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PERI’s Robert Pollin and Thomas Herndon say Hillary is a proponent of fracking as a solution to climate change

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SHARMNI PERIES, EXEC. PRODUCER, TRNN: It’s the Real News Network. I’m Sharmini Peries coming to you from Baltimore. Tuesday, March 1 is Super Tuesday for both the Republican and Democratic primaries. This means an 11-state primary, including Massachusetts, Colorado, along with many Southern states, Tennessee, Georgia, and Alabama. Each party will be voting for their nominee for president in 2016 election cycle. To discuss all of this I’m joined by two guests: Robert Pollin and Thomas Herndon. Robert Pollin is a distinguished professor of economics, and co-director of the Political Economy Research Institute at the University of Massachusetts Amherst. He’s the author of several books, including Greening the Global Economy. And Thomas Herndon is a graduate student in economics at the University of Massachusetts Amherst, known for critiquing growth in time of debt. Thank you both for joining me today. ROBERT POLLIN: Thanks very much for having us on. PERIES: And Robert, let me start with you first. Give us a sense of why people should be out there voting, period, in this primary. POLLIN: Well, there’s a huge amount at stake, and unlike many other elections, with Bernie Sanders running we have a candidate who really is about confronting the fundamental problems of our time. You mention, thank you very much, you mentioned my book, Greening the Global Economy, which is about stabilizing the climate. Well, Bernie Sanders and Hillary Clinton both talk a lot about climate change. The Republicans don’t talk about it at all. But there is a huge difference between their programs, which I myself was not totally aware of until just a few days ago, which is that Hillary Clinton is a proponent of fracking as one of the, quote, “solutions” to climate change. Fracking is no solution to climate change. PERIES: Why so? Why is that? POLLIN: Because if we allow for another generation 30-40 years of investments in fracking the level of emissions generated by, number one, burning of the natural gas. If you burn natural gas it burns about half–twice as clean as coal, but it still is emitting a lot of CO2. And on top of that, the prices of producing, of extracting the gas, releases methane, which is even more toxic than carbon dioxide. Anyone who cares about climate change at all has to support Bernie Sanders over Hillary Clinton. That’s just one issue. PERIES: And Thomas, what do you think? THOMAS HERNDON: You know, I want to echo a lot of Bob’s points. This is very much a very historic election with a lot on the table. My own view is that Sanders is, his program is best suited to bring a more modicum of civilization to our society. Things like healthcare as a human right, you know, making education available for all, reining in the political power of Wall Street. All of these are incredibly important. Reducing the level of inequality in our country. And they bring the basics of civilization. So I’m quite excited for it. PERIES: Now, in the economic scheme of things, the PERI, Political Economy Research Institute, works very closely with the Nurses United, and I understand that they’re really on the ground working, trying to get people to come out and vote, but come out and vote for Bernie Sanders in particular. And given this is the first time a woman is running for this position, running for president, as the nominee of the Democratic party, their support of the nurses is critical. But she’s not getting it. Why so, Bob? POLLIN: Well, you know, you’re right, Sharmini. I have worked for many years with the National Nurses United, and I’m very proud of that connection. Among other things, you know, I’ve done work on taxing Wall Street. What we now call the Robin Hood tax. I’ve done work on that 20 years ago, 10 years ago. And you know, nobody paid attention. The Obama administration itself was opposed, to say nothing of Clinton and Bush. The nurses union, as a union of nurses, took up this issue that had been lying dormant. Why would nurses care about taxing Wall Street, per se? Because the nurses union as a union sees the need for broader organizing and advancing around social justice issues. And the way Bernie Sanders has framed this issue of taxing Wall Street, he’s saying we’re going to tax Wall Street as they deserve, and then use the money to pay for free college education. This is a massive transfer of funds and benefits out of Wall Street traders and into the opportunities, creating opportunities for young people. So that’s the kind of thing the nurses union has supported, and that’s the kind of thing that is exactly at stake in this election tomorrow. PERIES: And Thomas, what’s the pulse on the ground on campus in terms of who to support? HERDON: I think there’s certainly much more energy behind Bernie Sanders. You know, it’s hard for me to say the different numbers, but just last week Senator Sanders was in town, and completely packed the Mullins Center here. I think it was close to 10,000 people. And you know, I got there slightly later than the rest, and I could barely get a seat even the, you know, in the nosebleed section. So I think the students are quite excited about Sanders. PERIES: All right. I wish you all the best in Massachusetts. I’m speaking with Thomas Herndon and Robert Pollin. I’ll talk to you guys very soon. POLLIN: Okay. Thank you. Thank you for having us on. And people go out and vote tomorrow for Bernie Sanders. PERIES: And thank you for joining us on the Real News Network.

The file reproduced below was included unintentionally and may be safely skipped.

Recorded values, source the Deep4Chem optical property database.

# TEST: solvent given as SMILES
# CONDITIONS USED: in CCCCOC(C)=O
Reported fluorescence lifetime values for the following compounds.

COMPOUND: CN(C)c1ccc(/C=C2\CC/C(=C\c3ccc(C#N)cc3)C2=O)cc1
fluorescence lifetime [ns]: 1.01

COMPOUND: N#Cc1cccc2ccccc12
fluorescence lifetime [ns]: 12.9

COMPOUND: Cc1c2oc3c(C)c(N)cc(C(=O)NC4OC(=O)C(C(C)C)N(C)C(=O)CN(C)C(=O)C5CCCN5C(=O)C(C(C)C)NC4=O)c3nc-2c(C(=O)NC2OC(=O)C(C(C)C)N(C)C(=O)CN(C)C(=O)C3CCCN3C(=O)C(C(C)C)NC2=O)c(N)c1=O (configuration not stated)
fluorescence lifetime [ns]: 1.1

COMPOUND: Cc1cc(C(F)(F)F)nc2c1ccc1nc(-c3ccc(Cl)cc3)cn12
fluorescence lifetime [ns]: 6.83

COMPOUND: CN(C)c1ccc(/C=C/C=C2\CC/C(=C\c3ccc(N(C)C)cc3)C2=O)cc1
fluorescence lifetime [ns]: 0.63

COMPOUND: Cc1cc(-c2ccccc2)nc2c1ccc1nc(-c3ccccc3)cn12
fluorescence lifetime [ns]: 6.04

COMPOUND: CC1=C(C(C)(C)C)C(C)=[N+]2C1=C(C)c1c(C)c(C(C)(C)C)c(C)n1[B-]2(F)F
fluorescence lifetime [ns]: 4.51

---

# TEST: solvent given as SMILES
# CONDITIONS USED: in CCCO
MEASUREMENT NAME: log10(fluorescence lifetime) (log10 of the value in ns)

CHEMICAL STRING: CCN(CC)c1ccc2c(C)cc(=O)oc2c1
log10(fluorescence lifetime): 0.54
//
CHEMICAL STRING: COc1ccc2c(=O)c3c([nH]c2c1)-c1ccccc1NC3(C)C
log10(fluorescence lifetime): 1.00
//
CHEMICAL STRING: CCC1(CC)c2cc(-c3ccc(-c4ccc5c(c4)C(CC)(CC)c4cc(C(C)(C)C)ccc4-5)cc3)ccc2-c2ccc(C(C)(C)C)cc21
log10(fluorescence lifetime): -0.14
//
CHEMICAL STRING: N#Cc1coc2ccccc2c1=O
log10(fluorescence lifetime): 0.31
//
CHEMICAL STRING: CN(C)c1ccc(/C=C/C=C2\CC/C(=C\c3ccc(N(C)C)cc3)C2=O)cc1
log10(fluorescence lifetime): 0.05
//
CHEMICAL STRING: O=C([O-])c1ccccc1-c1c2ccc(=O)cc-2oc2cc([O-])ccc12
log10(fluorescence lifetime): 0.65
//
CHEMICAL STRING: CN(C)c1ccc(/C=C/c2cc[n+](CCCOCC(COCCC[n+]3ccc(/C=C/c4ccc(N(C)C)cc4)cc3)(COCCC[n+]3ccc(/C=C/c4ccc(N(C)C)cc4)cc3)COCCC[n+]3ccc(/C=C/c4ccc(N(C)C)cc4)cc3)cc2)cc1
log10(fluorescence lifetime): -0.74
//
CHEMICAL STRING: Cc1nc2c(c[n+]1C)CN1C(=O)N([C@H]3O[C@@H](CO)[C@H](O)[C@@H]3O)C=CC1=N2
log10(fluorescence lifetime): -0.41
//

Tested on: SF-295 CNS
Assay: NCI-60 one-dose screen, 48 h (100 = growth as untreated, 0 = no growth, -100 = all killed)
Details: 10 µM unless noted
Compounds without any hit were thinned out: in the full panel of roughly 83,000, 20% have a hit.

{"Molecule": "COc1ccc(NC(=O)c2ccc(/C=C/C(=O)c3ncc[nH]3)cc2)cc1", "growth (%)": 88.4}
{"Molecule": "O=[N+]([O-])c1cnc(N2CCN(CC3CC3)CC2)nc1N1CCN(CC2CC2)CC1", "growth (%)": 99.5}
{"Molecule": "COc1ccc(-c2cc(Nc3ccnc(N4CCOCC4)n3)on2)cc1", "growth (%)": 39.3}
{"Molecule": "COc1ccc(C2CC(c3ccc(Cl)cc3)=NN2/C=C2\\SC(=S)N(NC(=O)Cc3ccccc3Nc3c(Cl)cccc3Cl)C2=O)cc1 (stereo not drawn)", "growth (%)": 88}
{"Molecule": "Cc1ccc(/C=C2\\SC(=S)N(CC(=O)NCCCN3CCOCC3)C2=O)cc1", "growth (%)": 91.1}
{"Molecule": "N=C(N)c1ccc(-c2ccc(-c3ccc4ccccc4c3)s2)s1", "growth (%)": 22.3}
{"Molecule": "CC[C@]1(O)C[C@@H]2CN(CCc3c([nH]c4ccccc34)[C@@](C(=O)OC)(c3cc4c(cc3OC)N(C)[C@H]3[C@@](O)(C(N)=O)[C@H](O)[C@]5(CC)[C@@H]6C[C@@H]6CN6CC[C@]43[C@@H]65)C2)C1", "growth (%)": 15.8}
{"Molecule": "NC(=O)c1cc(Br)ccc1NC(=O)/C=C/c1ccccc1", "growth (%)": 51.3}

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Robert Pollin is Professor of Economics at the University of Massachusetts in Amherst. He is the founding co-Director of the Political Economy Research Institute (PERI). His research centers on macroeconomics, conditions for low-wage workers in the US and globally, the analysis of financial markets, and the economics of building a clean-energy economy in the US. His latest book is Back to Full Employment. Other books include: A Measure of Fairness: the Economics of Living Wages and Minimum Wages in the United States, and Contours of Descent: US Economic Fractures and the Landscape of Global Austerity.

Thomas Herndon is a graduate student at the University of Massachusetts Amherst working on a simple homework assignment - pick an economics paper and see if you can replicate the results. Thomas tried Growth in a Time of Debt, a famous manuscript of two Harvard Professors, and a paper that argues that economic growth slows dramatically when the size of a country's debt rises above 90% of Gross Domestic Product, the overall size of the economy.